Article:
Updated: Jan 5
Those who are able to reframe will adapt to society’s new landscape.
Now that the 2020 elections are behind us and the new year is upon us, we must pivot to restoring some semblance of normalcy. Vaccines for COVID-19 offer the promise of mitigation against widespread infections, and the incoming Biden administration has pledged to scale our nation’s response to the virus.
However, anxiety and depression still loom over the land like a dark cloud, sapping away the resolve of believers and unbelievers alike. More layoffs are certain, extended prohibitions against indoor gatherings and activities are likely, and months of more mask wearing is forecasted.
What does the new year hold for us? None of us could have imagined what we experienced in 2020, and 2021 could be just as unpredictable. But we must enter this year with firm footing, resting upon a firm foundation. In short, we must set our hearts and minds to building new structures and pathways for the world in which we now live.
A return to normalcy does not mean a return to our former way of living. Rather, it means establishing new norms for our new world. Change is hard, and adapting to change is even harder. But the necessity of adaptation creates new opportunities for us to thrive and flourish in unchartered territory. In his book Canoeing the Mountains, Tod Bolsinger encourages us to reframe how we see our landscape by challenging and expanding our perspective. According to him, reframing “is the most critical skill for adaptive leadership.”
In order for 2021 to be a year of expansion and growth, we will have to be adaptive people who reframe how we see the landscape of our lives, which will reshape how we lead and live in this brave new world.
The Apostle Paul exhorted the Christian community in Rome to “not be conformed to this age, but be transformed by the renewing of your mind” (Rom. 12:2, HCSB). They were not to view the world in which they lived through the same lens as the rest of society, for Christ had opened their spiritually blinded eyes. Instead, they were to think differently, transformatively, adaptively. God was calling them to a higher paradigm of living, individually and collectively. Their ability to reframe would help them discern how to view life from God’s perspective.
There are several ways to view today’s landscape. One way to view it is to give up hope and become nihilistic. Over 300,000 Americans have died from COVID-19, millions have lost their jobs, millions are experiencing food insecurity, and millions face possible eviction from their homes. Under these pressures it is easy to surrender to the present dystopia that pervades our land.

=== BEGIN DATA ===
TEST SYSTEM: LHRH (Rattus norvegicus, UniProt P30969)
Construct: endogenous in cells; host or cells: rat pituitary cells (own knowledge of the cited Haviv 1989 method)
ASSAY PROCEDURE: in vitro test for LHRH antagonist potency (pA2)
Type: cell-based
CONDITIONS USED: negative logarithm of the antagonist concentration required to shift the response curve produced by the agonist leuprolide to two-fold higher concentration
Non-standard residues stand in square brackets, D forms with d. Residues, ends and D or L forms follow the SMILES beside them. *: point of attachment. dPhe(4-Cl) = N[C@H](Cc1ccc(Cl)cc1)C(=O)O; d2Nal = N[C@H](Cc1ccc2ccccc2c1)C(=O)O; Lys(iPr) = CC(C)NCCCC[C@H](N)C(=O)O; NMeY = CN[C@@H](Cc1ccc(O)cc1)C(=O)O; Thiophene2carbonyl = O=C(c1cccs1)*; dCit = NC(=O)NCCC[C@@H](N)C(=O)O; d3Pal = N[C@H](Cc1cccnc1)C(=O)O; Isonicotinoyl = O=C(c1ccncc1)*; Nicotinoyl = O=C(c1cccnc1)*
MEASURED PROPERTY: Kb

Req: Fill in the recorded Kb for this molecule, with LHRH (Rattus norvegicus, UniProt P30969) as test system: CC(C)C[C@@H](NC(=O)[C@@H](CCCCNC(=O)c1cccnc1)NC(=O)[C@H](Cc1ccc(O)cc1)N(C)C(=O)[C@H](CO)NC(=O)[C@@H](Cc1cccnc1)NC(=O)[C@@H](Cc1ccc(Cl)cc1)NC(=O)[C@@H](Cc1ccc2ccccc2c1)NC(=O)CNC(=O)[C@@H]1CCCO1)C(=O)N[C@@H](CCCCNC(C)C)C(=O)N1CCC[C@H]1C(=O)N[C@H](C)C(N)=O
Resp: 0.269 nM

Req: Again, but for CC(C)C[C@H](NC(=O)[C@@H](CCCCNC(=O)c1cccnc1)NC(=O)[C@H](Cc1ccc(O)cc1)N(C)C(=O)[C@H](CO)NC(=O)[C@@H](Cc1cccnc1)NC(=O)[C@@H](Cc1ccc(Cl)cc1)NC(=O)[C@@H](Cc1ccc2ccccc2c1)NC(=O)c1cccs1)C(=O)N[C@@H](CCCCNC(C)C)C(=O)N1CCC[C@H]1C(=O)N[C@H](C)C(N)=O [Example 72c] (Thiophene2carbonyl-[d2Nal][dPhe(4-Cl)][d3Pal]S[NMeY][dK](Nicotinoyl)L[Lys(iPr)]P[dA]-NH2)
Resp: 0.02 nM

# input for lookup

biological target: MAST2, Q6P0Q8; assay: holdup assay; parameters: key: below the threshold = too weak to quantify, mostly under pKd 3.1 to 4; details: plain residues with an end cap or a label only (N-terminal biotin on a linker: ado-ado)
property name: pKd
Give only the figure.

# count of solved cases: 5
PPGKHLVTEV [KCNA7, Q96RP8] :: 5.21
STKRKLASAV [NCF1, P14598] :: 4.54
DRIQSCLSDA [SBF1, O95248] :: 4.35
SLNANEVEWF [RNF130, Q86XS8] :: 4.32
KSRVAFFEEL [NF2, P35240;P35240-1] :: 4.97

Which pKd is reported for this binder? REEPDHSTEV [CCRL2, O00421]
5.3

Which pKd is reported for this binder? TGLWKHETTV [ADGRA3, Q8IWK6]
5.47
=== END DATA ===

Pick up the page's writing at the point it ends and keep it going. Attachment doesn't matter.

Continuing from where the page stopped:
A second way to view today’s landscape is to grow angry and become antiauthoritarian. Churches and businesses are being forced inoperable, the media and our political leaders are hypocritical, social injustice continues with no resolution in sight, and many, rightly or wrongly, are fed up with being told what to do. These pressures have created pockets of powder kegs that could ignite at any moment.
Thankfully, there is a third way that stands over and above nihilism and antiauthoritarianism, and that is re-creationism. Paul uses the word “renew” in several of his letters (Rom. 12:2; 2 Cor. 4:16; Eph. 4:23; Col. 3:10; and Titus 3:5). In each instance he is referencing the human spirit and/or mind and speaking of an inward renovation.
Recreation speaks to God's eschatological renovation of all of creation at the end of human history (see Rev. 21). What this teaches us is that chaos (Gen. 1:1-2) and corruption are the very landscapes that God uses to display His creative paradigm and power. As beings made in God's image and likeness (Gen. 1:26-27), we have been imbued with creative capacity. Moreover, those who have placed their faith in Christ are indwelt by His Spirit, giving us access to His enlightenment and empowerment.
Therefore, as Christ’s followers, we will not conform to the nihilism and antiauthoritarianism of today’s society. We will reframe how we see the current landscape and seek the wisdom of the Holy Spirit to instruct us on how to recreate structures and systems that facilitate expansion and growth.
This renewal that Paul speaks of is facilitated through the Holy Spirit’s ongoing work in our lives. By reframing how we view the current chaos, the present renovation that God wants to bring about in us and through us will be realized in a world that yearns for the old in the new.
What does the new year hold for us? Only God knows. But those imbued with His wisdom and power have the ability to renovate the world in which we now live.
Rev. Isaac Hayes is the president of Healing of the Soul Ministries. He is also an Assistant Pastor at the Apostolic Church of God in Chicago, IL, and a doctoral student at Trinity Evangelical Divinity School in Deerfield, IL. Follow Rev. Hayes on Facebook, Twitter, and Instagram at @RevIsaacHayes
 Tod E. Bolsinger, Canoeing the Mountains: Christian Leadership in Uncharted Territory (Downers Grove, Illinois: IVP Books, an imprint of InterVarsity Press, 2018), 208.  Kenneth S. Wuest, Wuest’s Word Studies from the Greek New Testament: For the English Reader, vol. 4 (Grand Rapids: Eerdmans, 1997), 110.